Focus: Intercontinental, Quantum-Encrypted Messaging and Video
Communication with digital signals encrypted quantum-mechanically can be more secure than with classical signals, prompting forecasts of a “quantum internet” for global data protection. Such a project now looks more feasible thanks to a demonstration in which researchers shared images and a video connection that were quantum-mechanically secure between stations in China and Austria, linked by a satellite.
Like any form of digital encryption, quantum cryptography uses a string of bits (1’s and 0’s) called a key to encode and decode information. But in the quantum version, the bits are represented as quantum states—for example, the polarization states of photons. Pairs of quantum bits (qubits) in the key are quantum-entangled, meaning that the states of the pair are interdependent; the sender keeps one qubit and sends the other to the receiver. The laws of quantum mechanics make it physically impossible for the transmitted qubits to be intercepted and read without this eavesdropping being detectable by the sender and receiver.
Quantum key distribution (QKD) is the process of sending the key in this quantum-secure way, which keeps the encoded message safe, even if the message is sent without a quantum protocol. QKD between two remote locations has previously been demonstrated for signals sent along optical fibers over many kilometers [1, 2], but light signals sent using a satellite relay would suffer less attenuation en route. Recently, Jian-Wei Pan of the University of Science and Technology of China (USTC) in Hefei and his co-workers reported QKD using laser beams between the Xinglong observatory in China and a low-orbit satellite called Micius . This satellite is the first to have quantum-processing capability and was launched by China in 2016. Pan’s group, in collaboration with Anton Zeilinger and others at the University of Vienna, has now extended the satellite link so as to permit QKD between Xinglong and Graz, Austria, via Micius, over a distance of 7600 km.
Micius can create quantum keys and can also broadcast and measure quantum-encrypted signals. It can send separate, single-use, random quantum keys to the Xinglong and Graz stations by laser pulses as it passes over each location. The sender—say, at Graz—uses the Micius-Graz key to encode data, and Micius can then include this key in the signal it sends to Xinglong, encrypted with a different Micius-Xinglong key.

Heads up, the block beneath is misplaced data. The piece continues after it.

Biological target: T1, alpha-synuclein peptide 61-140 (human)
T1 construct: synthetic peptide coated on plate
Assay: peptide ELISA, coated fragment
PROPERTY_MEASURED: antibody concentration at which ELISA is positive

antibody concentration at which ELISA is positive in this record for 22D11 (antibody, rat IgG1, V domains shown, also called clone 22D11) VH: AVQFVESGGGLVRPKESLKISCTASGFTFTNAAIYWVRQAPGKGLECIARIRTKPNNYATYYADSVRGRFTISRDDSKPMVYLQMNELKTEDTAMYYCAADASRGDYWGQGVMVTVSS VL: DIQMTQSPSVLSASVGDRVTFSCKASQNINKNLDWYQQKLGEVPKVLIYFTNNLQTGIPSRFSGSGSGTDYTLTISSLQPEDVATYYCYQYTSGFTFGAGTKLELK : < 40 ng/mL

To demonstrate the cryptographic link, the researchers sent two images between China and Austria via the satellite and used fiber-optic networks to extend the connection from Graz to Vienna and from Xinglong to Beijing. They sent a digitized image of Micius (the Chinese philosopher after whom the satellite is named) from Beijing to Vienna and a picture of the quantum physicist Erwin Schrödinger (who worked in Vienna) from Vienna to Beijing. Each file contained about 5 kilobytes of data.
In a further demonstration of the scope of the link, it was used for a secure videoconference between the Chinese Academy of Sciences in Beijing and the Austrian Academy of Sciences in Vienna—a 75-minute discussion that required 2 gigabytes of data. The capability demonstrated here, says Pan, “is sufficient for the very early stages of a quantum internet, similar to the state of cell phones in the 1970s.” He anticipates that the first real applications of this network will include encrypted voice calls, faxes, and email for transmitting sensitive financial or diplomatic information.
“This is the first demonstration of intercontinental quantum key distribution of any kind, and it will stand as a milestone towards future quantum networks,” says Ronald Hanson of the Technical University of Delft in the Netherlands, who is working on long-distance quantum telecommunication for a quantum internet.
Micius is a critical component of a larger, Chinese-led, international project called Quantum Experiments at Space Scale, which includes plans to launch satellites with higher orbits and to construct a constellation of such satellites. Three low-orbit satellites could distribute secure quantum keys at a rate of several gigabits per year, says Pan. Coauthor Chao-Yang Lu of the Hefei and Shanghai campuses of USTC says that using the highest security, this amount of quantum key data could protect an equal amount of data in secure messages, but with slightly lower security, the volume of data could be much greater.
This research is published in Physical Review Letters.
Philip Ball is a freelance science writer in London; his next book is Beyond Weird, a survey of interpretations of quantum mechanics.
- C. Peng, J. Zhang, D. Yang, W. Gao, H. Ma, H. Yin, H. Zeng, T. Yang, X. Wang, and J. Pan, “Experimental Long-Distance Decoy-State Quantum Key Distribution Based on Polarization Encoding,” Phys. Rev. Lett. 98, 010505 (2007).
- T. Schmitt-Manderbach et al., “Experimental Demonstration of Free-Space Decoy-State Quantum Key Distribution over 144 km,” Phys. Rev. Lett. 98, 010504 (2007).
- S. K. Liao et al., “Satellite-to-Ground Quantum Key Distribution,” Nature 549, 43 (2017).